Pens CEO: 'Promise is to do whatever we can to win'
By Rob Rossi
Published: Tuesday, Jan. 22, 2013, 10:56 p.m.
David Morehouse is trying to feel all of the love Pittsburghers have shown the Penguins since the NHL lockout ended.
Recently a father for the fourth time, the Penguins CEO was one of about 958,000 regional residents who combined to watch TV broadcasts of the Penguins' wins at Philadelphia and New York over the weekend. The NBC broadcast Saturday drew a 19.4 local Nielsen rating, second best for a regular-season game in franchise history. Root Sports Pittsburgh's broadcast of the Sunday night game, which aired opposite the AFC Championship Game, was good for fifth best with a 12.6 local Nielsen rating.
Morehouse found some free time Tuesday to discuss a variety of Penguins-related topics:
Q: You and co-owners Mario Lemieux and Ron Burkle issued a joint public apology the day after the lockout officially ended. Why, when it was known the Penguins tried to end the lockout in December?
A: It was important because it wasn't contrived. We said we we're sorry because we were sorry. It was not something we wanted to go through, not something we wanted our fans to go through. We thought we owed an apology.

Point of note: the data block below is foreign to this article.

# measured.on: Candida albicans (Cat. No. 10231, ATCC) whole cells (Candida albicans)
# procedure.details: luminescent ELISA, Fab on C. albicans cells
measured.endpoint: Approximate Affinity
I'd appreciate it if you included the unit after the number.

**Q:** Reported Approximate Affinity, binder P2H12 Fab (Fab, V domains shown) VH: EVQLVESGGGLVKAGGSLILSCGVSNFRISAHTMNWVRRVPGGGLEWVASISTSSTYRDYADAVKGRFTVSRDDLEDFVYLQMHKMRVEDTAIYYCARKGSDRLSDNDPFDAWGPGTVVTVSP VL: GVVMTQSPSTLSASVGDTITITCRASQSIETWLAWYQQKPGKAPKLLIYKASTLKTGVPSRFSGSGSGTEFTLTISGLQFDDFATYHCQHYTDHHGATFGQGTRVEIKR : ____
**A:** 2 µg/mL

Q: What did you take away from the roughly 18,000-20,000 who packed Consol Energy Center for the Black & Gold scrimmage last week?
A: I was surprised with how young everybody was. It shouldn't be surprising because, when we look at our research, that is a group we target and the young fans often can't get tickets because of the (six-year) sellout streak. They all had Penguins stuff on, I noticed that. We see the numbers about our merchandise being near the top, but seeing everybody around town with Penguins stuff is a case of the numbers we see every day starting to bear out.
Q: Market research company Scarborough reported the Penguins' regional fan base has doubled from 516,000 (2005) to 1,304,000 (2012). When does the popularity of this team plateau?
A: We have a long way to go. We can still do a lot in Pittsburgh, on the ice, and more broadly, with the NHL. One goal would be working together with other teams to grow the game and to continue to try and build upon this. The league has grown tremendously since 2005, but there is a lot more room with building hockey, not just the NHL.
Q: Does the franchise post-lockout promise include keeping MVP Evgeni Malkin even though there is $104.4 million guaranteed to captain Sidney Crosby?
A: We'll do whatever we can to keep him. The promise is to do whatever we can to win the championship. That's a financial commitment to keeping our players and also bringing the best people in to run the organization. It's not just spending money; it's creating the atmosphere that fosters a championship team and providing the resources, structure and philosophy. The plan is to keep Geno and Sid here for as long as they play in the NHL.
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